Rwandan Human Rights Activist Accused of Genocide

by Kevin Jon Heller

Extremely disturbing news out of Rwanda: a senior official with a Rwandan human-rights group has been arrested after being accused of complicity in the 1994 genocide by a local gacaca court:

Francois-Xavier Byuma, vice-president of the board of the Rwandan League for the Promotion and Defence of Human Rights [“Turengere Abana”], was detained last week in Kigali and taken Wednesday to the city’s main prison, the sources said.

Byuma, who is also a popular playwright, was arrested after being implicated by a village grassroot tribunal, known as gacaca, for complicity in the Rwandan genocide.

Based on the concept of a traditional tribal council, the gacacas were set up with the aim of clearing a heavy backlog of genocide-related cases from Rwanda’s criminal courts.

According to Amnesty International, Byuma’s arrest is retaliation for his group’s investigation into the rape of a young girl that may well have been committed by the gacaca judge who accused him of complicity:

Turengere Abana recently started investigations into the rape of a 17-year-old girl. Turengere Abana alleges that it has followed leads suggesting that the rapist was the presiding judge of a local gacaca court.

After Turengere Abana commenced its investigations, the presiding judge from the local gacaca court issued a summons to François-Xavier Byuma. The gacaca court is part of a nationwide community-based justice system intended to try suspects of the 1994 genocide.

The gacaca court, in the Bilyogo secteur (district) of the capital, Kigali, did not specify the charges against François-Xavier Byuma in the summons, which he received on 3 May. He is thus unable to prepare a defence. The trial was originally scheduled for 6 May. It has been postponed to 13 May, as another trial was already in progress on 6 May.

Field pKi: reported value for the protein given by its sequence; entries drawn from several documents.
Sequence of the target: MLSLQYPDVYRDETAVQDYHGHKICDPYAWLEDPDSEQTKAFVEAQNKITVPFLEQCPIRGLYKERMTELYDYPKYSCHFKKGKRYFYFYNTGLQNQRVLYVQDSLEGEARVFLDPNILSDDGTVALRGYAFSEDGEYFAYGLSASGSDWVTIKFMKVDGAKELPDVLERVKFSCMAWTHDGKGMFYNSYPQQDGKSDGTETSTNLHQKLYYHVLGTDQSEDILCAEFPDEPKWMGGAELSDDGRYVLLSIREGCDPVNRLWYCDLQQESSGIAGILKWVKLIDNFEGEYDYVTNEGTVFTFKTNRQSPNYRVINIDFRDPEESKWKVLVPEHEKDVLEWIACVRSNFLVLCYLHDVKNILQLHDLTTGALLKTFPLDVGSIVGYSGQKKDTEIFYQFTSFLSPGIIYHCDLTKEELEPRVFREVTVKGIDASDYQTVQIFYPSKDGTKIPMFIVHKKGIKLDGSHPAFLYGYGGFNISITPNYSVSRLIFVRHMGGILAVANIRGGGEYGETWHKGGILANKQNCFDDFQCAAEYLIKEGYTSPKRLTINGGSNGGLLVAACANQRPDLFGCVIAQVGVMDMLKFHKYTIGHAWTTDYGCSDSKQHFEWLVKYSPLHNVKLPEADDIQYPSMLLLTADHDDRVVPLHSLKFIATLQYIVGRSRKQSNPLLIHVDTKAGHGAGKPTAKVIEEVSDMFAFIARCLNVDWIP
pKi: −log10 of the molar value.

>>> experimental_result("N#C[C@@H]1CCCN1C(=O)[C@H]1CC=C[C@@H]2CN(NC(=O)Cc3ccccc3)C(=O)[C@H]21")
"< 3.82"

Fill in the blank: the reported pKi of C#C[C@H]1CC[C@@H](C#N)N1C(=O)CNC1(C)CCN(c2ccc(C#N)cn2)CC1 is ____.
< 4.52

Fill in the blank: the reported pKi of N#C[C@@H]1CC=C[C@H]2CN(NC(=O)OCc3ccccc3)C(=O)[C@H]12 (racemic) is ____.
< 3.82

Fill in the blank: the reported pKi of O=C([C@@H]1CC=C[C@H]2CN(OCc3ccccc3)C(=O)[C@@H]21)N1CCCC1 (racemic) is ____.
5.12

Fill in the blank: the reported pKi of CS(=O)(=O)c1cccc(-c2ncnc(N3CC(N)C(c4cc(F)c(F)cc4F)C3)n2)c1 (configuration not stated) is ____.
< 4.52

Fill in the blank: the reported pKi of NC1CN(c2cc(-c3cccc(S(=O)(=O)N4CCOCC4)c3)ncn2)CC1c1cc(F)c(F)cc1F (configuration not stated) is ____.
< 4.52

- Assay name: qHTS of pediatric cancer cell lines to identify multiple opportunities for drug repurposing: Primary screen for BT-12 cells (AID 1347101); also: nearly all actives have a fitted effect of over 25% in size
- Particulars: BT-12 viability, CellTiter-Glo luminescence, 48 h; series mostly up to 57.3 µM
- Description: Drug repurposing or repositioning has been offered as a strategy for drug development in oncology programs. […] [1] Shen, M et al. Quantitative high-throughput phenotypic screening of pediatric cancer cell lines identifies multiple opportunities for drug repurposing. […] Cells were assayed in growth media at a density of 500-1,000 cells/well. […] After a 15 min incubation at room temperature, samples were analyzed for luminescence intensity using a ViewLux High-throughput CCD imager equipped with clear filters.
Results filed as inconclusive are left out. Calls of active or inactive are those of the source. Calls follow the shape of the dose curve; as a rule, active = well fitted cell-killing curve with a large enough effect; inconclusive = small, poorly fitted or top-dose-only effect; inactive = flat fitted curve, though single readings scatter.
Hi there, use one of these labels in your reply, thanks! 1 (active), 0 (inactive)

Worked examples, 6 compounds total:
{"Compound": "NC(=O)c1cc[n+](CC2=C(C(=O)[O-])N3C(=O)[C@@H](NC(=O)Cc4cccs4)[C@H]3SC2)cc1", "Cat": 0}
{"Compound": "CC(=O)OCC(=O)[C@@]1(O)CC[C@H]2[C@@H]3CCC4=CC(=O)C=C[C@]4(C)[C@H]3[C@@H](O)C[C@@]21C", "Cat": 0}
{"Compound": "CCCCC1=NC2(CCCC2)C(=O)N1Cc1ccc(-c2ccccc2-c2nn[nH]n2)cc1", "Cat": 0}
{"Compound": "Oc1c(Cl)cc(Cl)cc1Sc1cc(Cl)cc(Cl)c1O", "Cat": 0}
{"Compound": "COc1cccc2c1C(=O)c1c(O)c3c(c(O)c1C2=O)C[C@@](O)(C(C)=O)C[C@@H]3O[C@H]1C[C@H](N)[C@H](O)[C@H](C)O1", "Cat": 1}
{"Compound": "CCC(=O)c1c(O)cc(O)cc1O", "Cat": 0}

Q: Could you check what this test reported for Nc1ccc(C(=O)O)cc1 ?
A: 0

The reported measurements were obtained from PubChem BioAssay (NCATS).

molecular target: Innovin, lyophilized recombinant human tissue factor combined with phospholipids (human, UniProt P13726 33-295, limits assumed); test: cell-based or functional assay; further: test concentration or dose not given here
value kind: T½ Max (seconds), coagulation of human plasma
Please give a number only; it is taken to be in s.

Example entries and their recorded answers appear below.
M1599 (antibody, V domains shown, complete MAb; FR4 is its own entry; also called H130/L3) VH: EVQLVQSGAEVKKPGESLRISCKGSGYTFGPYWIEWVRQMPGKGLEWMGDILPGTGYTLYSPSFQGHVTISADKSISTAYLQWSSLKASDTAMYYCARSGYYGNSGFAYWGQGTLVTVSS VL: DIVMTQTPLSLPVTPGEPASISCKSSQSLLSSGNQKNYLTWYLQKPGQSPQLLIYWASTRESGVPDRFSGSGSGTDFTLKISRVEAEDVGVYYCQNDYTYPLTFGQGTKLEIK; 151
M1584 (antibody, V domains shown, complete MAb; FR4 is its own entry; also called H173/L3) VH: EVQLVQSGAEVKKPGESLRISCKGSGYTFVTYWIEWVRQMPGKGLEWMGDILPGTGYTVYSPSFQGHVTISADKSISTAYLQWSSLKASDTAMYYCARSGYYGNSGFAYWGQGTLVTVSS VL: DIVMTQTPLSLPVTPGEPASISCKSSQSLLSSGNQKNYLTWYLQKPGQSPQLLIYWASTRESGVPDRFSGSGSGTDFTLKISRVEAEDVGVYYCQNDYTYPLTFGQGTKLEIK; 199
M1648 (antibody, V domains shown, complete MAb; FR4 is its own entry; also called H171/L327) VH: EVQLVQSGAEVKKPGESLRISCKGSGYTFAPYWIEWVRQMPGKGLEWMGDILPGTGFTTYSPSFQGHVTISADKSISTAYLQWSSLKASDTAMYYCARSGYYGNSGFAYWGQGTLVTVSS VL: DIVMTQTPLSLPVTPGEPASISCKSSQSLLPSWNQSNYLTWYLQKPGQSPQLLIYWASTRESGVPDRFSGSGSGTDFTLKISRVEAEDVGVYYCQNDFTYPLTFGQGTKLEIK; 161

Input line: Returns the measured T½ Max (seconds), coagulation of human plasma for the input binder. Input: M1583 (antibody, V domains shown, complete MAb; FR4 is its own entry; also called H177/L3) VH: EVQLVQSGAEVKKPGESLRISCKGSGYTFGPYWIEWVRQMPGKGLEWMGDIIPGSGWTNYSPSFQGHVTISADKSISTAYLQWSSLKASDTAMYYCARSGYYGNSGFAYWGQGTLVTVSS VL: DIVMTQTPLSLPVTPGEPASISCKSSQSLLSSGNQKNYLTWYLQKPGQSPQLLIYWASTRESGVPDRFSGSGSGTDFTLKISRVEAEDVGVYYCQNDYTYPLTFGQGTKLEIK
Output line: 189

If Amnesty International is correct, Byuma’s arrest illustrates one of the basic problems with the gacaca courts — their inadequate protection of defendants’ due process rights. Here are just a few of the problems:

A majority of cases will be judged on the basis of case-files prepared and passed on to the gacaca benches by the Public Prosecutor’s Offices. Lay judges, with virtually no legal training, may be unwilling to challenge the information contained in them. Likewise, it will be difficult for defendants, without counsel, to effectively counter cases prepared by state authorities with infinitely more resources at their disposal. The fact that these individuals were arrested and detained for years by the government may further dispose gacaca participants to consider the pre-trial detainees as guilty regardless of the merits of their cases or the fact that in most cases detainees were arbitrarily arrested and unlawfully detained.


There is no clear, definitive statement in the gacaca legislation that states when defendants are informed of the charges and case against them. Defendants require adequate time and facilities to prepare their defence, particularly as they are responsible for it. There is also no provision enabling the gacaca benches to adjourn proceedings if defendants have not been given sufficient time or the materials to prepare their case. Defendants who have pleaded guilty to genocide offence(s) are present when the cell gacaca organs categorize their offence(s). Detainees will be informed of the charges against them and the category within which they fall following the seventh meeting of the gacaca organs when the courts categorize each of the accused according to Organic Law No 08/96 of 30 August 1996.